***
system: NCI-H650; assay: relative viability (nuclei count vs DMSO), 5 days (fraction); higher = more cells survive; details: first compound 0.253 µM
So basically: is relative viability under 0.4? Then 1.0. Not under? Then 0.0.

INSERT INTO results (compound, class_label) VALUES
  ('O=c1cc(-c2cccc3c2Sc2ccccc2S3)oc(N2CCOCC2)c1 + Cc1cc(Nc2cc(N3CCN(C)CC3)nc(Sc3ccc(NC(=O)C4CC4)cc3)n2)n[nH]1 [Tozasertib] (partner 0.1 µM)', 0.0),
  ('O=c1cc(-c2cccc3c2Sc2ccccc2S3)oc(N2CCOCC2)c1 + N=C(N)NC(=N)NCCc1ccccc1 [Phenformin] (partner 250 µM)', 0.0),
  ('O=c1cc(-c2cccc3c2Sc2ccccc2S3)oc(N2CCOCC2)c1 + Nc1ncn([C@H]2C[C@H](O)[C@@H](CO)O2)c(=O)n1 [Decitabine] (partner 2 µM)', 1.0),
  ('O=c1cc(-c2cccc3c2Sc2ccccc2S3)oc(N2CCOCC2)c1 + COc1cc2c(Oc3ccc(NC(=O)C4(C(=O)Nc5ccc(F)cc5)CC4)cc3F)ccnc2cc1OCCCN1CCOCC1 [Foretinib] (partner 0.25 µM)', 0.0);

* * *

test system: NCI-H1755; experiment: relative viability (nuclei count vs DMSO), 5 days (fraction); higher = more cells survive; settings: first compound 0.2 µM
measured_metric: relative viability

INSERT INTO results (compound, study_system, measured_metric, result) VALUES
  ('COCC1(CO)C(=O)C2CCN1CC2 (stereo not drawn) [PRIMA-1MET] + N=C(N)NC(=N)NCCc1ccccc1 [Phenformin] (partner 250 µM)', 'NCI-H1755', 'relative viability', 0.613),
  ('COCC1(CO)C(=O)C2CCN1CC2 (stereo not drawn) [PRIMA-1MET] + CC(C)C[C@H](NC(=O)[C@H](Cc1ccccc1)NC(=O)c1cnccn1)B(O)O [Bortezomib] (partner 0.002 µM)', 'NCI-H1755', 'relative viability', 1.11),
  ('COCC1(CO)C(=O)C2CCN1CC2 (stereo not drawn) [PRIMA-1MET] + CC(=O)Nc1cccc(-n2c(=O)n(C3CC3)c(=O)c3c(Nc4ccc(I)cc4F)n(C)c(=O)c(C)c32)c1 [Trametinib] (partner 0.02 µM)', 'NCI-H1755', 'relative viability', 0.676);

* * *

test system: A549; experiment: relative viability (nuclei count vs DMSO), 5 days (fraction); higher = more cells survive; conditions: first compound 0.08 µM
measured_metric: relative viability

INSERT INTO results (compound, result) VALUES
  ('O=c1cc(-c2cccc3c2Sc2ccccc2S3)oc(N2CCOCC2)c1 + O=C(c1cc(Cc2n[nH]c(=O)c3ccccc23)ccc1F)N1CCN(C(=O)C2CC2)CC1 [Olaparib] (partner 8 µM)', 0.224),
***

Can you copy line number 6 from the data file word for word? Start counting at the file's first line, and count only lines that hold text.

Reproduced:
  ('O=c1cc(-c2cccc3c2Sc2ccccc2S3)oc(N2CCOCC2)c1 + Nc1ncn([C@H]2C[C@H](O)[C@@H](CO)O2)c(=O)n1 [Decitabine] (partner 2 µM)', 1.0),